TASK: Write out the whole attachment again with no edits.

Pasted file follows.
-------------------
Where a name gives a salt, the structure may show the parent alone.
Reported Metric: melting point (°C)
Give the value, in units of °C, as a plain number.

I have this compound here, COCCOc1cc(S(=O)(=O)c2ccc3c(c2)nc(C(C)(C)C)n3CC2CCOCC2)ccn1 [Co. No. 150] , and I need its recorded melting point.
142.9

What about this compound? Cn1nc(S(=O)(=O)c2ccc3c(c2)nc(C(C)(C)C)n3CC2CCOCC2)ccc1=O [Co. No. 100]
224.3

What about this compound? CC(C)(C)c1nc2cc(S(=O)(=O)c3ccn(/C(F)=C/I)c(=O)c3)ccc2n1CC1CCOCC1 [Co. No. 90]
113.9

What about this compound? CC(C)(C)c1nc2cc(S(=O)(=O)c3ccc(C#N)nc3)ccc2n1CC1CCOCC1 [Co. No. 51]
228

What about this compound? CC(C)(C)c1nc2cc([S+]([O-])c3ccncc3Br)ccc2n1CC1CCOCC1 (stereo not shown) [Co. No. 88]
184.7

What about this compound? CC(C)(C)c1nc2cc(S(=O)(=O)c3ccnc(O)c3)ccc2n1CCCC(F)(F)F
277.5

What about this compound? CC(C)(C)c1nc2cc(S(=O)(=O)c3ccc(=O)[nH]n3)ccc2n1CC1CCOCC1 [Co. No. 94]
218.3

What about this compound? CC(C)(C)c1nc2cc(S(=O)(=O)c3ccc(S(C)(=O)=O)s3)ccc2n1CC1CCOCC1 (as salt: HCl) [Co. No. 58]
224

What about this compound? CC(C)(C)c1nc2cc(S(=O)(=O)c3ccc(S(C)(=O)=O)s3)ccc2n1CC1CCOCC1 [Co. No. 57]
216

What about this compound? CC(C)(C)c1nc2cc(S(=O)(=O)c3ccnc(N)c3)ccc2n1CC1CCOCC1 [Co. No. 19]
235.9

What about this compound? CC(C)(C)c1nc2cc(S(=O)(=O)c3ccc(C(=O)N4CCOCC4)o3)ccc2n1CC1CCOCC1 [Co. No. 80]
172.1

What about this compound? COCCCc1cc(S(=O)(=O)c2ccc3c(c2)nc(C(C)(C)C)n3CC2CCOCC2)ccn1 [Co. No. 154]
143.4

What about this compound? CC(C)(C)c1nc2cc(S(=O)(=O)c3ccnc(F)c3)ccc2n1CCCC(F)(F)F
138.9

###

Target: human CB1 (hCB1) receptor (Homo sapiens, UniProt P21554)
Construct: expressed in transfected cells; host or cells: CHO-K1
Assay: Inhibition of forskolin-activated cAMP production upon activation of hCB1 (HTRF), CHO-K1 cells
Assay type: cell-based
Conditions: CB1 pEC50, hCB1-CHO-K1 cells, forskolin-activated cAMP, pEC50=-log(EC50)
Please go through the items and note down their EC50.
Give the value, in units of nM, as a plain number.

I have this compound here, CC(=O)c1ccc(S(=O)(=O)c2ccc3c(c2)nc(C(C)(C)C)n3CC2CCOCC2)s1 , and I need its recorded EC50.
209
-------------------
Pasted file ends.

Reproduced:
Where a name gives a salt, the structure may show the parent alone.
Reported Metric: melting point (°C)
Give the value, in units of °C, as a plain number.

I have this compound here, COCCOc1cc(S(=O)(=O)c2ccc3c(c2)nc(C(C)(C)C)n3CC2CCOCC2)ccn1 [Co. No. 150] , and I need its recorded melting point.
142.9

What about this compound? Cn1nc(S(=O)(=O)c2ccc3c(c2)nc(C(C)(C)C)n3CC2CCOCC2)ccc1=O [Co. No. 100]
224.3

What about this compound? CC(C)(C)c1nc2cc(S(=O)(=O)c3ccn(/C(F)=C/I)c(=O)c3)ccc2n1CC1CCOCC1 [Co. No. 90]
113.9

What about this compound? CC(C)(C)c1nc2cc(S(=O)(=O)c3ccc(C#N)nc3)ccc2n1CC1CCOCC1 [Co. No. 51]
228

What about this compound? CC(C)(C)c1nc2cc([S+]([O-])c3ccncc3Br)ccc2n1CC1CCOCC1 (stereo not shown) [Co. No. 88]
184.7

What about this compound? CC(C)(C)c1nc2cc(S(=O)(=O)c3ccnc(O)c3)ccc2n1CCCC(F)(F)F
277.5

What about this compound? CC(C)(C)c1nc2cc(S(=O)(=O)c3ccc(=O)[nH]n3)ccc2n1CC1CCOCC1 [Co. No. 94]
218.3

What about this compound? CC(C)(C)c1nc2cc(S(=O)(=O)c3ccc(S(C)(=O)=O)s3)ccc2n1CC1CCOCC1 (as salt: HCl) [Co. No. 58]
224

What about this compound? CC(C)(C)c1nc2cc(S(=O)(=O)c3ccc(S(C)(=O)=O)s3)ccc2n1CC1CCOCC1 [Co. No. 57]
216

What about this compound? CC(C)(C)c1nc2cc(S(=O)(=O)c3ccnc(N)c3)ccc2n1CC1CCOCC1 [Co. No. 19]
235.9

What about this compound? CC(C)(C)c1nc2cc(S(=O)(=O)c3ccc(C(=O)N4CCOCC4)o3)ccc2n1CC1CCOCC1 [Co. No. 80]
172.1

What about this compound? COCCCc1cc(S(=O)(=O)c2ccc3c(c2)nc(C(C)(C)C)n3CC2CCOCC2)ccn1 [Co. No. 154]
143.4

What about this compound? CC(C)(C)c1nc2cc(S(=O)(=O)c3ccnc(F)c3)ccc2n1CCCC(F)(F)F
138.9

###

Target: human CB1 (hCB1) receptor (Homo sapiens, UniProt P21554)
Construct: expressed in transfected cells; host or cells: CHO-K1
Assay: Inhibition of forskolin-activated cAMP production upon activation of hCB1 (HTRF), CHO-K1 cells
Assay type: cell-based
Conditions: CB1 pEC50, hCB1-CHO-K1 cells, forskolin-activated cAMP, pEC50=-log(EC50)
Please go through the items and note down their EC50.
Give the value, in units of nM, as a plain number.

I have this compound here, CC(=O)c1ccc(S(=O)(=O)c2ccc3c(c2)nc(C(C)(C)C)n3CC2CCOCC2)s1 , and I need its recorded EC50.
209